STUDY: Assessing The Impact Of A Public Option On Market Stability And Consumer Choice
A new study released by FTI Consulting and the Partnership for America’s Health Care Future reveals that a new government-controlled health insurance system known as the public option “would eventually cause the elimination of all private plans in the individual market.”
The study, “Assessing the Impact of a Public Option on Market Stability and Consumer Choice,” finds the public option would ultimately lead to a one-size-fits-all government health insurance system and eliminate all private coverage in the individual market.
“[F]ollowing introduction of the public option, 20 percent of state marketplaces would no longer offer a single private insurance option by 2028. By 2050, that figure would be expected to reach nearly 70 percent (34 states), representing nearly a quarter of marketplace enrollees,” the study found.
In short, the FTI study found that rather than increasing choice and control for American families, the public option would “crowd out” private coverage and eventually lead to a one-size-fits-all government health insurance system.
Just like Medicare for All, the public option would lead to higher costs, less access and lower quality of care, while ultimately eliminating patient choice and control.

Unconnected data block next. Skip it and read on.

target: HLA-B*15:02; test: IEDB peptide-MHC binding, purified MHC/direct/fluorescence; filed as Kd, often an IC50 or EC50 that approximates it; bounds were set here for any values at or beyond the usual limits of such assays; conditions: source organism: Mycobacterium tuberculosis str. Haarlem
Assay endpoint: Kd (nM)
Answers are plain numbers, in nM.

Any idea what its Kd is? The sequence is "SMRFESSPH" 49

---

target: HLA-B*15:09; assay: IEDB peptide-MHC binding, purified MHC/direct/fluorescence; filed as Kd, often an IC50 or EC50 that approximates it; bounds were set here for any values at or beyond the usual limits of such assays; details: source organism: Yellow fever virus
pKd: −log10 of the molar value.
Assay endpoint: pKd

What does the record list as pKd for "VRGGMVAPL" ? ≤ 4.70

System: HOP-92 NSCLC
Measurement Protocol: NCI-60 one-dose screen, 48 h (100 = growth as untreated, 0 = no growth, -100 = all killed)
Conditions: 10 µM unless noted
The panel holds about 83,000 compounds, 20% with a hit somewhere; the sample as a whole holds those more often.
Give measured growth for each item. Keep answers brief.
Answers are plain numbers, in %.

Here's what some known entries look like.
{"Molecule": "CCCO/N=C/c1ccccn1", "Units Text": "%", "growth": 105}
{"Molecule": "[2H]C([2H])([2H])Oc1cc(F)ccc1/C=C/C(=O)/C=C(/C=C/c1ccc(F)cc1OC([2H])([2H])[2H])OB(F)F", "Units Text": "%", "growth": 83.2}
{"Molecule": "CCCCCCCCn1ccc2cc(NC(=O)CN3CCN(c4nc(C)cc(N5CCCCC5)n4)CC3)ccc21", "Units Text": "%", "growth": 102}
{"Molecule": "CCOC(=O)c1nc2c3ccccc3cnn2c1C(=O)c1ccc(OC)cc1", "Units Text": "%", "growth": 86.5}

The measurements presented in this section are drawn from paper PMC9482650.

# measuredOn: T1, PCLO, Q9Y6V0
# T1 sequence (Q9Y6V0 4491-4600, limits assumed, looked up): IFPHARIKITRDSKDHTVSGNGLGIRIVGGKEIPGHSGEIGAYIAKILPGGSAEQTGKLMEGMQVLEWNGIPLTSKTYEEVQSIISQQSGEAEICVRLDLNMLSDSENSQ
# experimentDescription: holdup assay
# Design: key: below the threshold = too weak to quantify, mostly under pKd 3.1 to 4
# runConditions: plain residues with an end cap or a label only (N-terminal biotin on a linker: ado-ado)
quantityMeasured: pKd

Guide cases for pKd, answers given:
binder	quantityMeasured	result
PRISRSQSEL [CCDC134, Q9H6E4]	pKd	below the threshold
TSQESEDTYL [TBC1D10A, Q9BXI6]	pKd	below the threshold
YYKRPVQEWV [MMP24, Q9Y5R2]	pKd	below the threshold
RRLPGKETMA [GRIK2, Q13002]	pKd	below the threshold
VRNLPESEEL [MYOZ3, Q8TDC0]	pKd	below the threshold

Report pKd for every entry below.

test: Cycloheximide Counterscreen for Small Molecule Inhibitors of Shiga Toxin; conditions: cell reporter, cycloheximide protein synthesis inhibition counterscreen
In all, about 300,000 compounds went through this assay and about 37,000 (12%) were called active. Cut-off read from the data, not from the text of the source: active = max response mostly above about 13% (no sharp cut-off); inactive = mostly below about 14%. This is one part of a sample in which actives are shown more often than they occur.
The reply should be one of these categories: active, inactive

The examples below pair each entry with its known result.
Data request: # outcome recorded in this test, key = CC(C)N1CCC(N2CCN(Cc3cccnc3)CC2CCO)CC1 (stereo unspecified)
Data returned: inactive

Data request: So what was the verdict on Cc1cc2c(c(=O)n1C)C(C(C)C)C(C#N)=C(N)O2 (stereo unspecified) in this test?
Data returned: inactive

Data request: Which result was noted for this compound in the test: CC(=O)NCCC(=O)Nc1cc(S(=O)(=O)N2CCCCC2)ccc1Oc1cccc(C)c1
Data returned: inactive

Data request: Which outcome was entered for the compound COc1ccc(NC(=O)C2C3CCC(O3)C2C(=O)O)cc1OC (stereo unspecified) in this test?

- Premiums will rise for Americans with employer-provided coverage as the public option cuts payments to doctors and hospitals, and providers shift those costs to those with private health insurance.
- In addition, the public option would create a “two-tier” health insurance system where Americans who rely on coverage through their employer would access a different set of hospitals or services compared to Americans who are enrolled in the public option.
How Many Choices Would Be Left In Your State?
The implementation of the public option would hurt patient choice and reduce access to care for millions of Americans, particularly in rural areas.
Some candidates and lawmakers have attempted to frame the public option and similar new government-controlled health insurance systems as “moderate” alternatives to Medicare for All, but these one-size-fits-all systems would lead to the same results: paying more to wait longer for worse care.
While Medicare for All would eliminate patients’ choice overnight, the public option would result in the same harmful consequences over time.
Ultimately, whether you call it Medicare for All or the public option, patients would pay more and wait longer for worse care.
When the free market and public programs work together, we can increase competition and give Americans greater choice and control over their coverage and care. That’s why, instead of forcing all Americans into a one-size-fits-all government health insurance system – whether overnight or over time – lawmakers should come together to build on what is working and fix what’s broken.